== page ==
Can There Be Too Much Romantic Sensitivity?

Sensitivity is often praised as one of the most important pillars of a good romantic relationship. Although this is indeed the case, too much romantic sensitivity can overburden a relationship. How then can we find the optimal balance of sensitivity in the complex romantic realm?

Making the Most of Your Charitable Giving

By Marty Nemko Ph.D. on April 08, 2015 in How To Do Life
Most people work hard for the money they give to charity, but that money often doesn't do as much good as it could.

The Wisdom Behind the Saying “Get Some Perspective?”

Maintaining a new habit becomes easier when people ask themselves why they are doing an activity rather than how they are doing it.

How Jealousy Can Poison a Friendship

The people, places, and things that cause you to be jealous of another tell you more about yourself than you might realize.

Employee Conflict: Fighters vs. Flighters

Categorizing your workforce with this simple "psychology" may not be scientifically accurate, but it can help keep you sane.

The Ethics of Financial Accounting

At first it seems obvious that manipulating performance measures is unethical: teachers teaching to the test, managers manipulating earnings upward to sell its shares at a high price, and so forth. But things are more subtle than they seem!

When You Can't Tell If They're Serious

By Jeremy E Sherman Ph.D. on April 05, 2015 in Ambigamy
It's fun to just browse the options, but sooner or later you have to prioritize.

A Crash Course in Emotional Negotiations: US vs. Iran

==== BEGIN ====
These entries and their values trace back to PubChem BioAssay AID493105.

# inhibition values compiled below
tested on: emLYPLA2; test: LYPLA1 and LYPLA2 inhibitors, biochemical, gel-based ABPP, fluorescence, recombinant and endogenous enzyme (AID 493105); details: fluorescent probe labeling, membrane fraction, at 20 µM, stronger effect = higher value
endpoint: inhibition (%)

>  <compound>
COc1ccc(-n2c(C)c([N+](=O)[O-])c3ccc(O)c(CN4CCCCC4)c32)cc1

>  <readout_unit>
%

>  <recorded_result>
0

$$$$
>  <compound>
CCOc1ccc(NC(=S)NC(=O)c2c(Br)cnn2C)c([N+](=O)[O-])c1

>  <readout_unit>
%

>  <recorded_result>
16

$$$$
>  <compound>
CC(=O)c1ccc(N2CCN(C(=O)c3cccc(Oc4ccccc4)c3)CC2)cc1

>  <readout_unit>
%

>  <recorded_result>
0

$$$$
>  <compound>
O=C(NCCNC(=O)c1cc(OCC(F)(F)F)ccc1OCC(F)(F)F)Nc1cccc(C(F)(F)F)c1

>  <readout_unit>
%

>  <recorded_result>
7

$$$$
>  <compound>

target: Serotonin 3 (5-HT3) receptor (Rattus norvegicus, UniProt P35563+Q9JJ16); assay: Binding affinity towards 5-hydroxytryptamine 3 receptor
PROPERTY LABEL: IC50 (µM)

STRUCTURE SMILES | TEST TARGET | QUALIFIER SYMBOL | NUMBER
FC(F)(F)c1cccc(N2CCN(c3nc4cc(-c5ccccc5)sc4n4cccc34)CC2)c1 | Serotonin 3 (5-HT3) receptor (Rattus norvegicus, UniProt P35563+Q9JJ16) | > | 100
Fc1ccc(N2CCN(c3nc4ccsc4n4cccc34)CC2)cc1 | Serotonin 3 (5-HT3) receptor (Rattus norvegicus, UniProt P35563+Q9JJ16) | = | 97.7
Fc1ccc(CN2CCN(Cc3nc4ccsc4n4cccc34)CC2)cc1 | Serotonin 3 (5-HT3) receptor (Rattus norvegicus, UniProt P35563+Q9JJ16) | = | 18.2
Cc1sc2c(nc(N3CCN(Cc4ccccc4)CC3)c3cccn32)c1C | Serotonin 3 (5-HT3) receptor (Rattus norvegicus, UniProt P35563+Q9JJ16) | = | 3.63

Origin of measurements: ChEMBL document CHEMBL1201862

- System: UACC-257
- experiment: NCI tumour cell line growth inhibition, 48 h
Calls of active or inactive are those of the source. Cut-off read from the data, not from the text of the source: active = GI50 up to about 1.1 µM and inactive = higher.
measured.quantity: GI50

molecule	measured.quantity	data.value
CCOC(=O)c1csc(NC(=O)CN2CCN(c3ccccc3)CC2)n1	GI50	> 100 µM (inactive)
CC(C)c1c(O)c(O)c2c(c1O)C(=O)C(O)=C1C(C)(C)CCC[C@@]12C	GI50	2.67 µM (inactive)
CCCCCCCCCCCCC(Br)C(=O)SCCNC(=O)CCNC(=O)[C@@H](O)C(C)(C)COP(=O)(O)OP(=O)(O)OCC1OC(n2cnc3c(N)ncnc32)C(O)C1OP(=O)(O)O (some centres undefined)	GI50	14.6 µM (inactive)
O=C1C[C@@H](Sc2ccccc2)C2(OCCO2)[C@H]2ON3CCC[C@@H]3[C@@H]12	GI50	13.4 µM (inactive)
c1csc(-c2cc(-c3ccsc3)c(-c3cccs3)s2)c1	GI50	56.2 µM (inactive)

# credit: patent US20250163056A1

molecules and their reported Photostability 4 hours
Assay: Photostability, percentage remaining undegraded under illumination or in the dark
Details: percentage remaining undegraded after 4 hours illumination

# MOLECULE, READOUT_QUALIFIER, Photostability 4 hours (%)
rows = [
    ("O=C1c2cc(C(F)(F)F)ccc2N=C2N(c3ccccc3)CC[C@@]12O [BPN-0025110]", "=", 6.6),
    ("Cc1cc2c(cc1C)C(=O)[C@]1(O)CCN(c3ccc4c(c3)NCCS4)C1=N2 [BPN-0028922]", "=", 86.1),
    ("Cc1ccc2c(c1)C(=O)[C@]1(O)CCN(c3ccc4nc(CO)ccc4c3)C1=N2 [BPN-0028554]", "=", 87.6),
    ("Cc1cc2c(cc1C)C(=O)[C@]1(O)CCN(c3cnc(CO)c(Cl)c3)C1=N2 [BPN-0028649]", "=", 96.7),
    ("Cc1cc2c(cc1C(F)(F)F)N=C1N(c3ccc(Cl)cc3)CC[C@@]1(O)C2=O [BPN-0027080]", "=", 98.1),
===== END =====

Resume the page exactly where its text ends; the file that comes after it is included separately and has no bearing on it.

By Eyal Winter on April 03, 2015 in Feeling Smart
What we can learn from countries that rely on emotions and religious beliefs to make deals

The Scarcity Mindset

Poverty at it very core taxes self-control capacity.

The True Heart of Money

By Michael F. Kay on April 02, 2015 in Financial Life Focus
Money might be the target of your desire. The reason you work, get out of bed in the morning, maybe even the driving force behind the endless hours you devote to its creation.

Toxic Friends Who Take More Than They Give

Whether you think in terms of the Golden Rule, karma, or Law of Threefold, how we treat others greatly influences how we, ourselves, are treated.

Why Feelings Will Always Beat Facts

By Douglas Van Praet on March 30, 2015 in Unconscious Branding
We often think we are logical people making fact-based decisions. But we are often being swayed simply by the use of a metaphor.

Are Patients Harmed When Doctors Explain Things too Simply?

By Peter A. Ubel on March 17, 2015 in Critical Decisions
Sometimes fast-thinking is not so good. Which raises an interesting question for physicians trying to help patients navigate important medical decisions: Will they harm patients by explaining things so simply that patients make fast, erroneous choices?

Why You Need to Unplug for 24 Hours

By Susan Newman Ph.D. on March 04, 2015 in Singletons
Everyone from your boss to your child’s teachers expects you to be connected and be reachable 24/7. What a relief it can be to unplug for one day and not be at the mercy of your “screens.” What happens when you unplug for a whole day?

Q & A with R. Thaler on What It Really Means to Be a "Nudge"

By Peter A. Ubel on March 04, 2015 in Critical Decisions
Nudge is one of the most important and influential books on behavioral science and public policy I’ve ever read.

Why We are all More Rational than Mr. Spock

By Eyal Winter on February 28, 2015 in Feeling Smart
Mr. Spock, Emotions, Super Rationality, Leonard Nimoy